skip to content


A networking organisation for plants-related research and impact
There are a number of funding opportunities designed to support translational research, to advance knowledge from the lab into business. Three important schemes designed to help research on the path to commercialisation are listed below, and you can also find a constantly updated list of funding opportunities on the Plant Sciences intranet. 

BioScience Impact Team

The BioScience Impact Team holds two funding pots to enable impactful research. These are:
  • BBSRC Impact Acceleration Account: Funding to support BBSRC-funded research to move towards impactful outcomes, available until March 2021. This funding is offered as pump-prime grants, enabling short projects to move BBSRC-funded research along its pathway to impact, usually with the involvement of an external partner. For open calls, please see their Internal Funding page.
  • BBSRC Flexible Talent Mobility Account: Targeted at talented early-career (postdoctoral or equivalent) researchers, and intended to support the exchange of personnel, perspectives and knowledge, skills and expertise between the academic and industrial sectors. For open calls, please see their Internal Funding page.
Please do get in touch if you want to hear more about these funding sources, or intend to apply. Keep an eye out for Impact@Tea events with the BioScience Impact Team in the lead up to calls opening and closing, where you can get more advice and support.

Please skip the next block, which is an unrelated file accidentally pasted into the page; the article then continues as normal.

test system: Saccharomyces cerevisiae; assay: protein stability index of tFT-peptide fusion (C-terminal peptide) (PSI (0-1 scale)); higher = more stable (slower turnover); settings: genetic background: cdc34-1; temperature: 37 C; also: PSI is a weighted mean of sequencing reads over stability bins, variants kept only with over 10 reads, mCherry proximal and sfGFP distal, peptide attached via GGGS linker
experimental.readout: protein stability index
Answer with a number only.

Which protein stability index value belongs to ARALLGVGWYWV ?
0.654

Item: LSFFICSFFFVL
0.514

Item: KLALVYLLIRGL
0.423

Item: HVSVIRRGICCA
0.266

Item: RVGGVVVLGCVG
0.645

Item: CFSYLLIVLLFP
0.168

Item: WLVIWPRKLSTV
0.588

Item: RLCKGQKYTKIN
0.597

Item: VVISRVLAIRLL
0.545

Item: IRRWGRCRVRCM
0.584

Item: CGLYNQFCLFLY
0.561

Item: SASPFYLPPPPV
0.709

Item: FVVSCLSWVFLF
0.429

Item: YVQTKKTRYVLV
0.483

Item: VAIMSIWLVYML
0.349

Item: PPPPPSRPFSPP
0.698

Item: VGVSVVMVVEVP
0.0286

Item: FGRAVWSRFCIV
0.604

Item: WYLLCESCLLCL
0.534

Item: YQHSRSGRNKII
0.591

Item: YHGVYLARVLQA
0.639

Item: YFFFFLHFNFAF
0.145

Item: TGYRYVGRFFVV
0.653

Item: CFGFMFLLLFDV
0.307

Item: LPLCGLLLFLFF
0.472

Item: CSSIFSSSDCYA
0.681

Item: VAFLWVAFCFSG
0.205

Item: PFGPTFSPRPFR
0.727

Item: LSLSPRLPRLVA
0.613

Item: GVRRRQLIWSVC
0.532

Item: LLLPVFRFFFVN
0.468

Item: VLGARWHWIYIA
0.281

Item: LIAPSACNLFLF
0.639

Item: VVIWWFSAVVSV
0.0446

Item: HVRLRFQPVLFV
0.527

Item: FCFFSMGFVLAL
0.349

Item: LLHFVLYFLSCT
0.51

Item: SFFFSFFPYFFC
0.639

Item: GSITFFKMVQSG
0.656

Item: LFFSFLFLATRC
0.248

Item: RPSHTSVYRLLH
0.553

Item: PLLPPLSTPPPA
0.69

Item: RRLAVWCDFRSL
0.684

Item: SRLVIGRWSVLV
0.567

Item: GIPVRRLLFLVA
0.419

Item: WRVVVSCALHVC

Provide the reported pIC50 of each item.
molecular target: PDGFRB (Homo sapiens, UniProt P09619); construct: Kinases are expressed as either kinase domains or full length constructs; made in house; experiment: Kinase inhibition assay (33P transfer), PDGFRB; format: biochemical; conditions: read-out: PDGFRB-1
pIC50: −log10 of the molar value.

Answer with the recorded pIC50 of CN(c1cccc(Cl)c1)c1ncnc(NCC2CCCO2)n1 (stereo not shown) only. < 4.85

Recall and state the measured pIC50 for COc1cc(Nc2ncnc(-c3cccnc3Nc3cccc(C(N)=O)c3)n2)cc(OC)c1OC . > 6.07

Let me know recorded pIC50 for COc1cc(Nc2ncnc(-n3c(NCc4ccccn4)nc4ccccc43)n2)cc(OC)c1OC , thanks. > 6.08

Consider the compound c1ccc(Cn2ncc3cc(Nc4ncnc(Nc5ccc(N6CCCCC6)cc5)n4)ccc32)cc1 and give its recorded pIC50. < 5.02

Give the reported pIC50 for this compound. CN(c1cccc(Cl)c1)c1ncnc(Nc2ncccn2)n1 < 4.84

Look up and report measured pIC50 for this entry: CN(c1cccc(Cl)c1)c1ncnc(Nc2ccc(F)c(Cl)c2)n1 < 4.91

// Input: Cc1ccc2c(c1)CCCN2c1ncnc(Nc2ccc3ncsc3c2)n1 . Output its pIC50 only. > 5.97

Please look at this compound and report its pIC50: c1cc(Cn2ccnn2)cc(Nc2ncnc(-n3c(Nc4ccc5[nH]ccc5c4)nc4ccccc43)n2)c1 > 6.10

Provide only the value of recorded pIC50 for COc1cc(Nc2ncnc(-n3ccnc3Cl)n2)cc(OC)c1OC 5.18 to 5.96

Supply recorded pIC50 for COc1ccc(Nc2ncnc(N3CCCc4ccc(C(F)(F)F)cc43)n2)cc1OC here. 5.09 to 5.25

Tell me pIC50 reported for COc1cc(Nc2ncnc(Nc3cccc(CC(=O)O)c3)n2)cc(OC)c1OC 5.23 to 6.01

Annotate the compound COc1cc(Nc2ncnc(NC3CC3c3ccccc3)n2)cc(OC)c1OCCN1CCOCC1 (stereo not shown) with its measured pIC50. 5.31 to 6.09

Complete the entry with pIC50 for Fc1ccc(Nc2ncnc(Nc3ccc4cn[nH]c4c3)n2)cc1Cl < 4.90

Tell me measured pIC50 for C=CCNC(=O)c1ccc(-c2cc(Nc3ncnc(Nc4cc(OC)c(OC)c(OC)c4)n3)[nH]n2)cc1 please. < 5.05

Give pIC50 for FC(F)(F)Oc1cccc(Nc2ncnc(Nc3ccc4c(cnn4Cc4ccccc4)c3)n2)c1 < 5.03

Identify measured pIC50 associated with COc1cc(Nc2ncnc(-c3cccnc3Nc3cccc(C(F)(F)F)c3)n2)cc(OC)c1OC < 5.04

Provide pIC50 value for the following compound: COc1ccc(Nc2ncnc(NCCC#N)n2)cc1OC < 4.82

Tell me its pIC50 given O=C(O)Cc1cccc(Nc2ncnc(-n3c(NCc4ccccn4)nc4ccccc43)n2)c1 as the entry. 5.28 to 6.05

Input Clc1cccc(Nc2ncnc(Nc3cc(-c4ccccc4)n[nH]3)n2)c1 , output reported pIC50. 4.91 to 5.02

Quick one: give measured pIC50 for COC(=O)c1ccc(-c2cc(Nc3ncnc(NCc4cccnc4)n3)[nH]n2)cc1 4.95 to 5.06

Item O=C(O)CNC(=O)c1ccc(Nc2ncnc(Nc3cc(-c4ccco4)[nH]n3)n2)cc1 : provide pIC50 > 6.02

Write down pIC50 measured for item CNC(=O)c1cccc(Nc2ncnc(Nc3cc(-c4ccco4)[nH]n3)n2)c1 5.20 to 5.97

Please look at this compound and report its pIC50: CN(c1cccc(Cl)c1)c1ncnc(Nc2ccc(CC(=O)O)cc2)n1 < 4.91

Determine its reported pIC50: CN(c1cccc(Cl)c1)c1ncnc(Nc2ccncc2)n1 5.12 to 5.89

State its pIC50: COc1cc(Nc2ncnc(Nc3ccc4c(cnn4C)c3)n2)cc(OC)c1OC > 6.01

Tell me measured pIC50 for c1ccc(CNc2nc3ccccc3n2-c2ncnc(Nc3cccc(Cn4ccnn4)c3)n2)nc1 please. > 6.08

BBSRC IPA and LINK: Industry Co-Funding

There are two funding calls from the BBSRC which are designed to bridge the ‘valley of death’ and facilitate academic-industry partnerships to develop research toward commercialisation. The primary aim of these schemes is to benefit the UK research base and the UK economy, so collaborating companies should have a research and developemnt or manufacturing site in the UK.
  • Stand Alone LINK: At least 50% of the full project cost must come from industry, either in cash or in kind.
  • Industrial Partnership Awards: Industry partners must make a cash contribution of at least 10% of the balance of the project costs minus the industry contribution.

Ceres Agri-Tech Knowledge Exchange Partnership

The Ceres Agri-Tech Knowledge Exchange Partnership links the universities of Cambridge, East Anglia, Hertfordshire, Lincoln and Reading, along with the John Innes Centre, NIAB and Rothamsted Research, to help drive the commercialisation of agri-tech research and innovation in England.
Ceres is looking to work with both university researchers and business partners to identify, partner, build, invest in and run the most commercially viable development projects focused on the innovation needs of the agri-tech sector. Funding for commercially relevant research is available in the form of grants – get in touch with Geoff Elliott at Cambridge Enterprise to find out more.